Overnight chills set a new low temperature0:34
Brisbane woke to its coldest morning in four years, with the mercury dipping down to a mere 5.2C.
THE Bureau of Meteorology has cancelled a severe thunderstorm warning for Melbourne, although severe weather warnings remain in place for much of Victoria.
Wild weather has made its way through the country’s southeast, uprooting trees, causing dust storms and swelling rivers.
On Tuesday, the Bureau of Meteorology (BOM) increased the size of a severe weather warning zone affecting four states as a brutal cold front headed in from the west.
Severe thunderstorms swept through Melbourne on Tuesday afternoon as the front approached but about 4pm BOM said severe thunderstorms were no longer occurring in Victoria and cancelled its warning.
A severe weather warning for damaging winds is still current for most of the state.
Gale warnings have been issued in Port Phillip, Western Port, West Coast, Central Coast, Central Gippsland Coast and East Gippsland Coast.
A strong wind warning was issued for Gippsland Lakes.
Geelong has already been smashed with winds of 126km/h in Port Phillip Bay. On Twitter, Perrin Brown described the deluge: “Rain, hail and winds so strong the building is shaking.”
Motorists have been warned to be careful on the roads as hail and showers could suddenly strike.
A rainbow appears over Port Phillip Bay where gusts up to 126 km/h were recorded this afternoon. Although the storms have passed in #Melbourne, it'll still be windy for the next hour or two. https://t.co/fSTh40cOet pic.twitter.com/uhlxezuL4S— Bureau of Meteorology, Victoria (@BOM_Vic) July 17, 2018
Welcome to Melbourne！— 月 (@Hush_Qi) July 17, 2018
(1h ago, 30mins ago, now) pic.twitter.com/3q3dtOEW6w
The Severe Weather Thunderstorm warning for #Melbourne #melbweather has been cancelled, however a Severe Weather Warning remains current for much of #Victoria: https://t.co/HLs2UYFQyQ pic.twitter.com/u2aaz8bQnG— Bureau of Meteorology, Victoria (@BOM_Vic) July 17, 2018
Gusts of 145km/h have been recorded close to Hobart, far in excess of the 110km/h forecast. Winds of almost 90km/h have rocketed through Melbourne’s suburbs.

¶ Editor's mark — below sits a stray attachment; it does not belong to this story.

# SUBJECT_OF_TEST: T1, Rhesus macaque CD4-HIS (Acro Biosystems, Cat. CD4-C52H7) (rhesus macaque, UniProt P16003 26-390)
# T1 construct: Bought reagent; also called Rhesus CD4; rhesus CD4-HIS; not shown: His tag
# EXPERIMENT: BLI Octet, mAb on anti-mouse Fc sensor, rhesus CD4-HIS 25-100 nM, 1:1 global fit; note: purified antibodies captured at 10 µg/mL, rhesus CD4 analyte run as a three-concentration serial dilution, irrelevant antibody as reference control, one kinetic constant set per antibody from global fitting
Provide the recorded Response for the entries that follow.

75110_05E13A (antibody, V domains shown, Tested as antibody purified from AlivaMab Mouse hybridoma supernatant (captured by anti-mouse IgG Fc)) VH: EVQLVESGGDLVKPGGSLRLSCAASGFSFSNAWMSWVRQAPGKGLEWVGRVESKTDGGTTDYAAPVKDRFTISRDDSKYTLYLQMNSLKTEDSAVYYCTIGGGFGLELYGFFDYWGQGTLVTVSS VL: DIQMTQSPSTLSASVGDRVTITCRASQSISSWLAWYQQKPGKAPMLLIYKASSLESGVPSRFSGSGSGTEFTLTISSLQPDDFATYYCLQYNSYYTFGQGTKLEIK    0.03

And the worst could be yet to come with the BOM advising Tasmanians to “batten down the hatches”.
A map released by the weather bureau on Tuesday (below) graphically shows swells of 8 metres touching the shore line of southwest Western Australia and more than 10 metres out to sea. The swell is now heading east across the Great Australian Bight towards the southern states.
Dangerous winds are now pummelling, or soon will, much of Tasmania and Victoria as well as parts of South Australia.
The zone of NSW thought to be at risk has been increased to the entirety of the Great Dividing Range from the Victorian border to the Blue Mountains.
“Across southern Australia we’re about to see some really windy conditions,” said Sky News Weather meteorologist Rob Sharpe on Tuesday.
In SA, 6000 homes were without power on Tuesday lunchtime after the front hit. The ABC has reported trees have come down in Mt Gambier. A gust of 117km/h was recorded at Mt Crawford at 11.30am.
Satellite pictures clearly show the huge band of cloud associated with the cold front advancing across Victoria and into Melbourne on Tuesday lunchtime. The full brunt of the front is expected to hit the city by 4pm. The “feels like” temperature has sunk in the outer suburbs to just 3.2C.
As it crosses the state, the drastic weather change could bring heavy showers and thunderstorms.